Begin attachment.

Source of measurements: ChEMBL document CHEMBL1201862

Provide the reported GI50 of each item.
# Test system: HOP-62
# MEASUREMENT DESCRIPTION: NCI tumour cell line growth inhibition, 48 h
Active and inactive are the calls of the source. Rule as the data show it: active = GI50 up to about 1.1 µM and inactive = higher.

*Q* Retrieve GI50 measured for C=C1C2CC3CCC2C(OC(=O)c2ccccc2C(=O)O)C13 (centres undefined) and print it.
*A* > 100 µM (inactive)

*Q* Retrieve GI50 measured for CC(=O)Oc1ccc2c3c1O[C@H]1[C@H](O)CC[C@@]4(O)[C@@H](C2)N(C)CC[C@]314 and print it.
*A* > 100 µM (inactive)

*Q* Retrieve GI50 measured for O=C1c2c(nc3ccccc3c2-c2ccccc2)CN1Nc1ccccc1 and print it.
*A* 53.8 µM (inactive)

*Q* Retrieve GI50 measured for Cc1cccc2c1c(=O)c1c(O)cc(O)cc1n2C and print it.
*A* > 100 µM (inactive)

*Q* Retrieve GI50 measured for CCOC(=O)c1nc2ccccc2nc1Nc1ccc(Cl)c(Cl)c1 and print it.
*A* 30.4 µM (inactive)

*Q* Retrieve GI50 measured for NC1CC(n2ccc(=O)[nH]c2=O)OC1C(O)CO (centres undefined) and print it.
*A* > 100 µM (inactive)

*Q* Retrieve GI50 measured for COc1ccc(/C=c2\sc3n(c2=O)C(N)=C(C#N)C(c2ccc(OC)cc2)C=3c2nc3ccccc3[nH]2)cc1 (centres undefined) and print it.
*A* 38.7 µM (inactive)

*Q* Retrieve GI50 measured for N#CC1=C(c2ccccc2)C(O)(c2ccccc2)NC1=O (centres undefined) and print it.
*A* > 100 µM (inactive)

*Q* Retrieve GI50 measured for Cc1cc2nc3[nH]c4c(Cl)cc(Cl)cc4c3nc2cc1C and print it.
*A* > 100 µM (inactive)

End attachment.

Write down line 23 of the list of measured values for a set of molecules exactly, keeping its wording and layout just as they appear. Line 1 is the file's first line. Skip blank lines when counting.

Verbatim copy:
*A* > 100 µM (inactive)